By October 2015, the Energy and Commerce Committee had circulated draft legislation that would, among other things, remove in vitro clinical tests from FDA's medical device regulatory authority and relocate them under a new center within the agency; create an abridged regulatory pathway for tests for rare diseases and unmet needs, as well as tests that offer a clinically significant advantage over currently approved in vitro clinical tests; require FDA review of all high-risk in vitro clinical tests using a single standard for approval; and authorize joint FDA-Centers for Medicare & Medicaid Services (CMS) inspections of laboratories to assess compliance with both FDA requirements and CMS-administered requirements under the CLIA. No consensus formed around the Energy and Commerce Committee approach, however, and varying proposals continued to be floated by stakeholders. This past fall, Lamar Alexander (R-TN), Chairman of the Senate HELP Committee, proposed the creation of an entirely new regulatory agency to oversee laboratory developed tests, with a goal of supplanting duplicative regulation by CMS, FDA, and state authorities. Senator Alexander will retain the Senate HELP Committee chairmanship following the 2016 congressional elections.
With an incoming Republican president and majorities in both houses of Congress, one might expect the appetite to be low for increasing FDA oversight of LDTs or creating an entirely new bureaucracy to regulate such tests. As outlined above, however, the politics of this issue are complex, with some industry players traditionally allied with pro-business Republicans advocating increased regulation of LDTs, others arguing that FDA regulation would be undesirable and that the focus should be on improving regulation under CLIA, and yet others calling for hybrid or entirely new approaches. We expect that medical and public interest organizations, patient groups, universities, and other interested stakeholders will continue to follow the issue closely and weigh in with their views. In this environment, the only certainty is that the question of how LDTs should be regulated in the future will not go away. FDA’s latest announcement may, however, have the effect of preserving the status quo for longer than might have otherwise been the case. With the next round of Medical Device User Fee Amendments (MDUFA IV) set to be enacted in 2017, it is possible that Congress could use that legislative vehicle to establish a new LDT scheme if consensus can be reached by then.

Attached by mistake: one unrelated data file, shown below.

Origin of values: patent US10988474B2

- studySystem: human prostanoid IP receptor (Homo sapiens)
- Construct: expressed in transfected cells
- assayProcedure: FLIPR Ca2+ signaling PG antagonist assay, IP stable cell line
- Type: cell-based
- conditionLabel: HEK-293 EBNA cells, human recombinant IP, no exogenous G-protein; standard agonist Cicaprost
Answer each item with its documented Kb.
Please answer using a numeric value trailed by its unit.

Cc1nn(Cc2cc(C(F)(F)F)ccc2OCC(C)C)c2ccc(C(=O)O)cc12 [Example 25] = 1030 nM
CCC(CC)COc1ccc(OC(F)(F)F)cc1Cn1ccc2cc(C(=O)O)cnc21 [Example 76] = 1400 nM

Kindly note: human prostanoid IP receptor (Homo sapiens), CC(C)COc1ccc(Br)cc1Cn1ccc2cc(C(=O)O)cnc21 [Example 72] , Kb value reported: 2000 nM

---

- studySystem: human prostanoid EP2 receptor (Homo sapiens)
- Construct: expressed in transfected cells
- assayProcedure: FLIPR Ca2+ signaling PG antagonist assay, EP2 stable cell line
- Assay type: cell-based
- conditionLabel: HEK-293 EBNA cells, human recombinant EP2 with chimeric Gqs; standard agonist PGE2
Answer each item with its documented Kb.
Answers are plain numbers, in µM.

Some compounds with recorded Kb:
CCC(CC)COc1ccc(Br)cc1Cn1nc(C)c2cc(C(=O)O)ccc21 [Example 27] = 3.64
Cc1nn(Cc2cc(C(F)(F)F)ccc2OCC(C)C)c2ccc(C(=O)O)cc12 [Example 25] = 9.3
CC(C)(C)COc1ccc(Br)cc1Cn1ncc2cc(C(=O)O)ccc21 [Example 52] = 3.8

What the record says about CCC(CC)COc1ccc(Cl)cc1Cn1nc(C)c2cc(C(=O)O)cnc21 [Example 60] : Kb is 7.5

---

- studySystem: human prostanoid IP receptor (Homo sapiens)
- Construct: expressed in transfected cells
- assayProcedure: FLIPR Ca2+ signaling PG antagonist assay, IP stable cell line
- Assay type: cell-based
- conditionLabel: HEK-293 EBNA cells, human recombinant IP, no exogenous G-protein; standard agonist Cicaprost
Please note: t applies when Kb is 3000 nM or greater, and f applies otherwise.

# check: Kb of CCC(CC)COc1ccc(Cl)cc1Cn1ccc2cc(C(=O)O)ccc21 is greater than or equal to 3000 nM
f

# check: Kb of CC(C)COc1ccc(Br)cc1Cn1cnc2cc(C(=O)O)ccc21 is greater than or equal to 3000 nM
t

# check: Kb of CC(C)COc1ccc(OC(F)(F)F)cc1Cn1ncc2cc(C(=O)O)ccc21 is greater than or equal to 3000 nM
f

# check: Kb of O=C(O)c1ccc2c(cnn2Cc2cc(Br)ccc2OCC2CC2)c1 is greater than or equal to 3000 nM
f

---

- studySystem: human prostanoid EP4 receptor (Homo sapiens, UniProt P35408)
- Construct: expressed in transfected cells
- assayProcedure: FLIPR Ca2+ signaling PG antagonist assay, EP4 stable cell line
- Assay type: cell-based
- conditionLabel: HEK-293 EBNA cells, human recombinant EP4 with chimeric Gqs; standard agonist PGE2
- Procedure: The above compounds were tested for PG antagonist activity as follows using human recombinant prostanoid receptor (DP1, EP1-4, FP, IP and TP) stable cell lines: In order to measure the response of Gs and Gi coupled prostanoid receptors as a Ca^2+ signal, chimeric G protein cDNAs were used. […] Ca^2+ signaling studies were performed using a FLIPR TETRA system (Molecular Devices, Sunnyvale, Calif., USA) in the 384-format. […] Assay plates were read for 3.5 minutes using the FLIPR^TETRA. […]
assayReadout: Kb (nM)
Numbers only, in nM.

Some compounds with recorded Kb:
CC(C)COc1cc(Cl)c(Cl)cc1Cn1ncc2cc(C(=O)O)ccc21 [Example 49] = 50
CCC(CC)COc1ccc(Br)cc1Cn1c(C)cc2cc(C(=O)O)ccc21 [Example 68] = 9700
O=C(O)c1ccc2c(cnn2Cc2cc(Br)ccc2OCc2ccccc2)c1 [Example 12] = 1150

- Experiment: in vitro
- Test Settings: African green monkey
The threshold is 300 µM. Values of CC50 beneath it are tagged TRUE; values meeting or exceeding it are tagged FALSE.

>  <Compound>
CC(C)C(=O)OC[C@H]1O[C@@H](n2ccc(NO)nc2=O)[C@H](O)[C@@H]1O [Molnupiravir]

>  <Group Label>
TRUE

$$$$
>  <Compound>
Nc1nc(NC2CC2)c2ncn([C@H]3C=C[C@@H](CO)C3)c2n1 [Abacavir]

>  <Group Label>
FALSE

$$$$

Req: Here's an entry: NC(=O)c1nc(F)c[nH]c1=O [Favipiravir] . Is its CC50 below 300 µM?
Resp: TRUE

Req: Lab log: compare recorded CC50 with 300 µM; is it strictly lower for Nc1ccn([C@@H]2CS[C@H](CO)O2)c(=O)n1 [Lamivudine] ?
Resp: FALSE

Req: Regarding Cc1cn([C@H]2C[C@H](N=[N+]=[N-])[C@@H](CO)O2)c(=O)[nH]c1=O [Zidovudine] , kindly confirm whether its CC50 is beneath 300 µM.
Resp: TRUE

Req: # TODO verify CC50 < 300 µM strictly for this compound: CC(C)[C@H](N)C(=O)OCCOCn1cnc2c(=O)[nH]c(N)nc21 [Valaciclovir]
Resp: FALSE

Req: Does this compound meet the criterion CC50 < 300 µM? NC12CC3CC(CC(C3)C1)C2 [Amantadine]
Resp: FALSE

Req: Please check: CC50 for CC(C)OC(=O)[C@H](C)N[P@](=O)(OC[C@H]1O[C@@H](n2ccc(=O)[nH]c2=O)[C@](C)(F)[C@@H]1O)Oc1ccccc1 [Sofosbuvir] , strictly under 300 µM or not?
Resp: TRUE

While the debate over LDT regulation goes on, FDA should be expected to continue its historical hands-off approach for tests that are either traditional LDTs or for which there is a colorable argument that they are LDTs. Conversely, FDA staff can be expected to continue threatening or taking enforcement action with respect to laboratory tests promoted directly to consumers (DTC), unless ordered to stop doing so by new FDA or HHS department management under the incoming administration. FDA has stated repeatedly in recent years that it considers DTC tests to fall outside its historical enforcement discretion policy for LDTs,2 and has taken several highly publicized actions to address the marketing of such tests without FDA approval or clearance.3 Similarly, FDA staff may continue to issue safety alerts seeking to dissuade use of particular tests marketed as LDTs that the agency considers to present a public health risk.4